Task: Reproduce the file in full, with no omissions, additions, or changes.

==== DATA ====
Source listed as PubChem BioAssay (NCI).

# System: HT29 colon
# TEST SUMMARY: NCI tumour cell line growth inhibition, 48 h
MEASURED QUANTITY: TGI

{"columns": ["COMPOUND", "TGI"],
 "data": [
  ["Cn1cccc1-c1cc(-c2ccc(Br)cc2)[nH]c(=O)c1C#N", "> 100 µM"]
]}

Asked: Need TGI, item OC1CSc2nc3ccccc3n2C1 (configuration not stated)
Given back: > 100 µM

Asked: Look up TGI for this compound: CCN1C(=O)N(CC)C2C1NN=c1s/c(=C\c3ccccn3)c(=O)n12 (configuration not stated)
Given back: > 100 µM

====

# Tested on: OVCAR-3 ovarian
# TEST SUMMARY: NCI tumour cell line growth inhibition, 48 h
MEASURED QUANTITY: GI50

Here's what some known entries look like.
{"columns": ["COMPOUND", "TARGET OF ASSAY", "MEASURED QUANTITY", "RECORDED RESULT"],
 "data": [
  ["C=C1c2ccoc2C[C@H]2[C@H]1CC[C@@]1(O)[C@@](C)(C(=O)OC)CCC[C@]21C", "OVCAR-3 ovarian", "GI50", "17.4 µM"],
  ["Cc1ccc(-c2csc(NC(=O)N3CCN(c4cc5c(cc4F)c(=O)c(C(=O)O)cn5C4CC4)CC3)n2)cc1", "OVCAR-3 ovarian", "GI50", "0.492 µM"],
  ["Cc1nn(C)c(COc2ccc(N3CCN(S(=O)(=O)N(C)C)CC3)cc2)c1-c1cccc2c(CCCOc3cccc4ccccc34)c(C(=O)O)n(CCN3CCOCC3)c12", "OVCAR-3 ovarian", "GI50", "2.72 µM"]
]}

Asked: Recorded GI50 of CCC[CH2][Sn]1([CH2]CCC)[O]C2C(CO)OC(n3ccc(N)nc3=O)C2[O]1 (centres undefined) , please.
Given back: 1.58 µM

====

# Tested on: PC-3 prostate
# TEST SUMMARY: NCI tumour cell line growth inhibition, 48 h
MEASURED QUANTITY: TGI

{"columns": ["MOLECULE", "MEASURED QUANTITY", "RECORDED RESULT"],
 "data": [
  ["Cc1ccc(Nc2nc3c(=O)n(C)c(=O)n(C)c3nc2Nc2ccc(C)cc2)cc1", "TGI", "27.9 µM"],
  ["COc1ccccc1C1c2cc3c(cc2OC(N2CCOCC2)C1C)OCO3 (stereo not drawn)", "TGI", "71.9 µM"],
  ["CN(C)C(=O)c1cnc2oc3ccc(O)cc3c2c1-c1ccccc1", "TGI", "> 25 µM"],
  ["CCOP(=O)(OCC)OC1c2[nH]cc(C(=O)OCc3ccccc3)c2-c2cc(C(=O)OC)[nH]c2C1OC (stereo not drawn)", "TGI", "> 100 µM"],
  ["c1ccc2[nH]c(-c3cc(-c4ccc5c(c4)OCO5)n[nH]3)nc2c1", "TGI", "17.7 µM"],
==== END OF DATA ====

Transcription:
Source listed as PubChem BioAssay (NCI).

# System: HT29 colon
# TEST SUMMARY: NCI tumour cell line growth inhibition, 48 h
MEASURED QUANTITY: TGI

{"columns": ["COMPOUND", "TGI"],
 "data": [
  ["Cn1cccc1-c1cc(-c2ccc(Br)cc2)[nH]c(=O)c1C#N", "> 100 µM"]
]}

Asked: Need TGI, item OC1CSc2nc3ccccc3n2C1 (configuration not stated)
Given back: > 100 µM

Asked: Look up TGI for this compound: CCN1C(=O)N(CC)C2C1NN=c1s/c(=C\c3ccccn3)c(=O)n12 (configuration not stated)
Given back: > 100 µM

====

# Tested on: OVCAR-3 ovarian
# TEST SUMMARY: NCI tumour cell line growth inhibition, 48 h
MEASURED QUANTITY: GI50

Here's what some known entries look like.
{"columns": ["COMPOUND", "TARGET OF ASSAY", "MEASURED QUANTITY", "RECORDED RESULT"],
 "data": [
  ["C=C1c2ccoc2C[C@H]2[C@H]1CC[C@@]1(O)[C@@](C)(C(=O)OC)CCC[C@]21C", "OVCAR-3 ovarian", "GI50", "17.4 µM"],
  ["Cc1ccc(-c2csc(NC(=O)N3CCN(c4cc5c(cc4F)c(=O)c(C(=O)O)cn5C4CC4)CC3)n2)cc1", "OVCAR-3 ovarian", "GI50", "0.492 µM"],
  ["Cc1nn(C)c(COc2ccc(N3CCN(S(=O)(=O)N(C)C)CC3)cc2)c1-c1cccc2c(CCCOc3cccc4ccccc34)c(C(=O)O)n(CCN3CCOCC3)c12", "OVCAR-3 ovarian", "GI50", "2.72 µM"]
]}

Asked: Recorded GI50 of CCC[CH2][Sn]1([CH2]CCC)[O]C2C(CO)OC(n3ccc(N)nc3=O)C2[O]1 (centres undefined) , please.
Given back: 1.58 µM

====

# Tested on: PC-3 prostate
# TEST SUMMARY: NCI tumour cell line growth inhibition, 48 h
MEASURED QUANTITY: TGI

{"columns": ["MOLECULE", "MEASURED QUANTITY", "RECORDED RESULT"],
 "data": [
  ["Cc1ccc(Nc2nc3c(=O)n(C)c(=O)n(C)c3nc2Nc2ccc(C)cc2)cc1", "TGI", "27.9 µM"],
  ["COc1ccccc1C1c2cc3c(cc2OC(N2CCOCC2)C1C)OCO3 (stereo not drawn)", "TGI", "71.9 µM"],
  ["CN(C)C(=O)c1cnc2oc3ccc(O)cc3c2c1-c1ccccc1", "TGI", "> 25 µM"],
  ["CCOP(=O)(OCC)OC1c2[nH]cc(C(=O)OCc3ccccc3)c2-c2cc(C(=O)OC)[nH]c2C1OC (stereo not drawn)", "TGI", "> 100 µM"],
  ["c1ccc2[nH]c(-c3cc(-c4ccc5c(c4)OCO5)n[nH]3)nc2c1", "TGI", "17.7 µM"],